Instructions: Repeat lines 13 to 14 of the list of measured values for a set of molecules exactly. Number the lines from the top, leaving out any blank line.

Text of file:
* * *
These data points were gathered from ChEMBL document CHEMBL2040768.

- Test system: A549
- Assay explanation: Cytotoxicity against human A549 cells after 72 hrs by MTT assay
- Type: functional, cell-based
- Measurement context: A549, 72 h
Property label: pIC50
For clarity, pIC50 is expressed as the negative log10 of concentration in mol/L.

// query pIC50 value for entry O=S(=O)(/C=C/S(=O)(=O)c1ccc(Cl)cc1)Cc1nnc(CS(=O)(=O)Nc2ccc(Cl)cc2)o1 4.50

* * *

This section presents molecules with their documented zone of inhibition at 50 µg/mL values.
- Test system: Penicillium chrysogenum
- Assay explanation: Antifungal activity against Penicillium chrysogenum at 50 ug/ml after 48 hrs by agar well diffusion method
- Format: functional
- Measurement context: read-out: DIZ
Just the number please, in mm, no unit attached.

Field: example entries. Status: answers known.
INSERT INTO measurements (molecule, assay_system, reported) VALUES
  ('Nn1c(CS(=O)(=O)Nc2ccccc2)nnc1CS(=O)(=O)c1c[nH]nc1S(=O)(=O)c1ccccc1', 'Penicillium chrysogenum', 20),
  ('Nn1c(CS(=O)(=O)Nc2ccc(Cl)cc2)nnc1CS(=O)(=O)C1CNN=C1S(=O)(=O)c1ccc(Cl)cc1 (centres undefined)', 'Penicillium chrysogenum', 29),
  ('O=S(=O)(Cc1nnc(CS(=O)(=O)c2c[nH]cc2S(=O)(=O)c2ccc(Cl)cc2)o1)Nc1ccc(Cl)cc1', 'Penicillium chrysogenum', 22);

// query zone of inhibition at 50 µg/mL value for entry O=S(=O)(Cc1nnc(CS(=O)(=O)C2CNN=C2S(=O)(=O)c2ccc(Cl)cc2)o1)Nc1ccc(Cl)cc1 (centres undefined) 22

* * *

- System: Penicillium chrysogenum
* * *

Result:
- Format: functional
- Measurement context: read-out: DIZ